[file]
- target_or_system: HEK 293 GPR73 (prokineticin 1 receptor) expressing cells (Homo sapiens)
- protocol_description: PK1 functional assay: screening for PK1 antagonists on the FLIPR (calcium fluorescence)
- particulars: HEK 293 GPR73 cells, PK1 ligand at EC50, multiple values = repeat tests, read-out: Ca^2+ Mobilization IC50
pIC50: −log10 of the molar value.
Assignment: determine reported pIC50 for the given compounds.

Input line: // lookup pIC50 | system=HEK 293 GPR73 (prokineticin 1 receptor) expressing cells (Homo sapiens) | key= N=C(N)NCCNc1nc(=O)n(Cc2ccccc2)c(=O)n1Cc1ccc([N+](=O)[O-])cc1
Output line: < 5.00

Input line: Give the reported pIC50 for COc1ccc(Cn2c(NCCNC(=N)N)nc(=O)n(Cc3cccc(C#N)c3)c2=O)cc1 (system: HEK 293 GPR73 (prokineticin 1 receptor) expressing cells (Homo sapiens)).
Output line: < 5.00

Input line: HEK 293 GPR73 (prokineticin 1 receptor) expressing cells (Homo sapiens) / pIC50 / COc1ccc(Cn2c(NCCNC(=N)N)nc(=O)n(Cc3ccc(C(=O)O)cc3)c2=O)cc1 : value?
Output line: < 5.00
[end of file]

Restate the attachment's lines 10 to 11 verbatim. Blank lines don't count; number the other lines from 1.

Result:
Input line: HEK 293 GPR73 (prokineticin 1 receptor) expressing cells (Homo sapiens) / pIC50 / COc1ccc(Cn2c(NCCNC(=N)N)nc(=O)n(Cc3ccc(C(=O)O)cc3)c2=O)cc1 : value?
Output line: < 5.00